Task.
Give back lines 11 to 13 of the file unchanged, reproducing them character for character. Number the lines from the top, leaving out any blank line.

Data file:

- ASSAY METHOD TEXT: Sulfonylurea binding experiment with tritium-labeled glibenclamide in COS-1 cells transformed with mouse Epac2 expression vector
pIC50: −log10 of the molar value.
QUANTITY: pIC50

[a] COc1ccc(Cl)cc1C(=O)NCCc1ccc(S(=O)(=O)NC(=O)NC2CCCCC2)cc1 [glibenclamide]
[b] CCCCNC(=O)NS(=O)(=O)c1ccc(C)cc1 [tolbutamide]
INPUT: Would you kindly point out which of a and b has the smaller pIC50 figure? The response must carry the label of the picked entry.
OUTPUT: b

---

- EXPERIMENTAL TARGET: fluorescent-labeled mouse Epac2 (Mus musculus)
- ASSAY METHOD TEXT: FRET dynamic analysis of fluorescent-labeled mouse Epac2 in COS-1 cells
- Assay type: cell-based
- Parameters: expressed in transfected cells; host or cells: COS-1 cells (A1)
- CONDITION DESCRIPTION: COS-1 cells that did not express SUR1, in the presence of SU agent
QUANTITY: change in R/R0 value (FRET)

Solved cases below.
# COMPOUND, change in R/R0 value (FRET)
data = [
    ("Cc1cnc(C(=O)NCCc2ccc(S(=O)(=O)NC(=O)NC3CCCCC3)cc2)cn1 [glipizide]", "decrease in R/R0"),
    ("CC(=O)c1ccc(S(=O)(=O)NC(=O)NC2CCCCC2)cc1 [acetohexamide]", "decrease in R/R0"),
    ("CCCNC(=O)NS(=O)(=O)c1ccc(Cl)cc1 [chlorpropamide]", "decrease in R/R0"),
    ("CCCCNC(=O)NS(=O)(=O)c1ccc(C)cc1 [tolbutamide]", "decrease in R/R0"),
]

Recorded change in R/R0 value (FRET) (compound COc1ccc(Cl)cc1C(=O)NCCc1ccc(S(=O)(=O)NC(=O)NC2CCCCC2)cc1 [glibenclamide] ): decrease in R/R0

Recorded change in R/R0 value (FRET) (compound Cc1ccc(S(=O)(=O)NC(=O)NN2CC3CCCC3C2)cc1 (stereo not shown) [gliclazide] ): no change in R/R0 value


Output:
- Assay type: cell-based
- Parameters: expressed in transfected cells; host or cells: COS-1 cells (A1)
- CONDITION DESCRIPTION: COS-1 cells that did not express SUR1, in the presence of SU agent